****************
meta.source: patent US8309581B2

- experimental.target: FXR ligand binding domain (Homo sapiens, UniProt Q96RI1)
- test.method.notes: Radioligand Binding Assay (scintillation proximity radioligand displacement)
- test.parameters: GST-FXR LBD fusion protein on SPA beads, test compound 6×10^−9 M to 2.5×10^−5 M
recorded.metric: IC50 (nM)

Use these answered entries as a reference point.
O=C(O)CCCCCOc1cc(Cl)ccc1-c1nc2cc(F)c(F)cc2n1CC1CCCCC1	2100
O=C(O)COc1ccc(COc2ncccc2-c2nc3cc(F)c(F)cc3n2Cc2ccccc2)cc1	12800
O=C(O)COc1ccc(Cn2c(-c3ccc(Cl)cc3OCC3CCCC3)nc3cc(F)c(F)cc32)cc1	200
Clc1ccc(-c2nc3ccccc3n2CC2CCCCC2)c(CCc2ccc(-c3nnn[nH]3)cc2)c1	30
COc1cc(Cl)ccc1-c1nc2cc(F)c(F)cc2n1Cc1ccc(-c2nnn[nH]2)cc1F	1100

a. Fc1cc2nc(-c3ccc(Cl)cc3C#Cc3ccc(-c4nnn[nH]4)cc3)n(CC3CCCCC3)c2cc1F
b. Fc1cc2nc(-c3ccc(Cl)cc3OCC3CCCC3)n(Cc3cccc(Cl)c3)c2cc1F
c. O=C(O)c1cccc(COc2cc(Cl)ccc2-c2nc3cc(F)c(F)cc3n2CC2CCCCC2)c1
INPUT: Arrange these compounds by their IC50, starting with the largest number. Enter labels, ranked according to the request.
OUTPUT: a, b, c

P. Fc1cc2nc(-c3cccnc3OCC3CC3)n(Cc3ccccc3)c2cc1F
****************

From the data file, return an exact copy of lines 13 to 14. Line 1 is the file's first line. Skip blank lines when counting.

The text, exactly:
b. Fc1cc2nc(-c3ccc(Cl)cc3OCC3CCCC3)n(Cc3cccc(Cl)c3)c2cc1F
c. O=C(O)c1cccc(COc2cc(Cl)ccc2-c2nc3cc(F)c(F)cc3n2CC2CCCCC2)c1